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Policy Implications of Changing Longevity

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  • Pierre Pestieau
  • Gregory Ponthiere

Abstract

Our societies are witnessing a steady increase in longevity. This demographic evolution is accompanied by some convergence across countries, whereas substantial longevity inequalities persist within nations. The goal of this article is to survey some crucial implications of changing longevity on the design of optimal public policy. For that purpose, we first focus on some difficulties raised by risky and varying lifetime for the representation of individual and social preferences. Then, we explore some central implications of changing longevity for optimal policy making, regarding prevention against premature death, pension policies, and long-term care. (JEL codes: H21, H55, I12, I13, J10)

Suggested Citation

  • Pierre Pestieau & Gregory Ponthiere, 2014. "Policy Implications of Changing Longevity," CESifo Economic Studies, CESifo, vol. 60(1), pages 178-212.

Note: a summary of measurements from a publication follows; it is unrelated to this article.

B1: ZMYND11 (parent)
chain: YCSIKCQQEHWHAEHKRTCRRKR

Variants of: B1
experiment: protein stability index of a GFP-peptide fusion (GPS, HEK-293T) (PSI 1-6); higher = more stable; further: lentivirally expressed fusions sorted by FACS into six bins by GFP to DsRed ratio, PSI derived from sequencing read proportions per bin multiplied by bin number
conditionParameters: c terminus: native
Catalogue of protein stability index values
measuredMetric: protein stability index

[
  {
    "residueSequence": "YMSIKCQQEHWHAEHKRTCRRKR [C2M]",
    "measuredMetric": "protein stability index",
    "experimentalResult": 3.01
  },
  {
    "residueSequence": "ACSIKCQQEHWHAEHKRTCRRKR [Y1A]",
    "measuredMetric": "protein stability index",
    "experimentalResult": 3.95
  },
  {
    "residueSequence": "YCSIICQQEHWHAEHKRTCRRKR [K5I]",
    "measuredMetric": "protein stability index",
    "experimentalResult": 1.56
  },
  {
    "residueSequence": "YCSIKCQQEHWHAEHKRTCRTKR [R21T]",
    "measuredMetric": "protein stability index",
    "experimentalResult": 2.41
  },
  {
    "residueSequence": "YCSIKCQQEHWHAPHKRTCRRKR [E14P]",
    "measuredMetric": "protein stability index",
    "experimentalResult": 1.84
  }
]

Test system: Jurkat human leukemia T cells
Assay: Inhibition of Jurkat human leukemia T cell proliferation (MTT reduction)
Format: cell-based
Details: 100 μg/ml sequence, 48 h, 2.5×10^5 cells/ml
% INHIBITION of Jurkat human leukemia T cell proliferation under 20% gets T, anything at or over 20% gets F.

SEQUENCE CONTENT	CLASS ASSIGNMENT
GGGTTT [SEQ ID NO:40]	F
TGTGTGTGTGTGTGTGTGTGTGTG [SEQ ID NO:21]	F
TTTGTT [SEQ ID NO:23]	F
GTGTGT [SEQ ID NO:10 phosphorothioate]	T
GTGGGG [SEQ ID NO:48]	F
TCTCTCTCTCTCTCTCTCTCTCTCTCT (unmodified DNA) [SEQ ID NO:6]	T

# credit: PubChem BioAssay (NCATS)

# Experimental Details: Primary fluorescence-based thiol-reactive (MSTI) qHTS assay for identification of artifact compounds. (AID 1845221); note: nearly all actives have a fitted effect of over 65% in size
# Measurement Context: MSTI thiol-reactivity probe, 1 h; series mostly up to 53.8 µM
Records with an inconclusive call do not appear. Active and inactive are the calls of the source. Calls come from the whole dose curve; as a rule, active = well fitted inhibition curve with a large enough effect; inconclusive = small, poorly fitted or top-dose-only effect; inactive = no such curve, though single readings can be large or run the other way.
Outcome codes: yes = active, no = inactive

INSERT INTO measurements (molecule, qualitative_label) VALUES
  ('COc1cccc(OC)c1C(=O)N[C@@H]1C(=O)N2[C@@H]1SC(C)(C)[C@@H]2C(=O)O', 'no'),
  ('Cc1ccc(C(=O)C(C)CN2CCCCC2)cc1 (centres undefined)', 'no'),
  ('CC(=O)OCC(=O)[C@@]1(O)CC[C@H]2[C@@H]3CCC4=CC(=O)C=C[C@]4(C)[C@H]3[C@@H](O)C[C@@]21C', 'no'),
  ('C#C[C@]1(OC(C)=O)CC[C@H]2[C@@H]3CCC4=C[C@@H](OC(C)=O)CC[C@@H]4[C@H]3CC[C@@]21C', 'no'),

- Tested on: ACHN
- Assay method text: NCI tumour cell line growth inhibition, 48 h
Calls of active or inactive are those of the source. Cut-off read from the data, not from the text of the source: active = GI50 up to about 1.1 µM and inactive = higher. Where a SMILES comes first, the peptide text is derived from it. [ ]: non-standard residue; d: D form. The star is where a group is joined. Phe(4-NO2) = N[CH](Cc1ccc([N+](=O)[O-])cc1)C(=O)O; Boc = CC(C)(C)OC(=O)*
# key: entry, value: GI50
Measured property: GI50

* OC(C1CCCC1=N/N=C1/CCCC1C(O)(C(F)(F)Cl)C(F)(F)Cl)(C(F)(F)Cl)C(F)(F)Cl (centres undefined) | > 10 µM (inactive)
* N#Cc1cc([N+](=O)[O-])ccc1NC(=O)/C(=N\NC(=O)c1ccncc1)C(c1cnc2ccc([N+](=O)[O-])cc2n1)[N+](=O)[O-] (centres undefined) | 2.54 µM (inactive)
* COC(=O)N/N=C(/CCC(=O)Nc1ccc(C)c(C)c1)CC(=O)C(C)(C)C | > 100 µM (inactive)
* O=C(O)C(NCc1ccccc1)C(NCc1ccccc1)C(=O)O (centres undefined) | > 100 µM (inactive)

• Handle: RePEc:oup:cesifo:v:60:y:2014:i:1:p:178-212.
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    Cited by:

    1. Pestieau, Pierre & Racionero, Maria, 2016. "Harsh occupations, life expectancy and social security," Economic Modelling, Elsevier, vol. 58(C), pages 194-202.
    2. András Simonovits, 2015. "Socially optimal contribution rate and cap in a proportional (DC) pension system," Portuguese Economic Journal, Springer;Instituto Superior de Economia e Gestao, vol. 14(1), pages 45-63, December.

    More about this item

    JEL classification:

    • H21 - Public Economics - - Taxation, Subsidies, and Revenue - - - Efficiency; Optimal Taxation
    • H55 - Public Economics - - National Government Expenditures and Related Policies - - - Social Security and Public Pensions
    • I12 - Health, Education, and Welfare - - Health - - - Health Behavior
    • I13 - Health, Education, and Welfare - - Health - - - Health Insurance, Public and Private
    • J10 - Labor and Demographic Economics - - Demographic Economics - - - General

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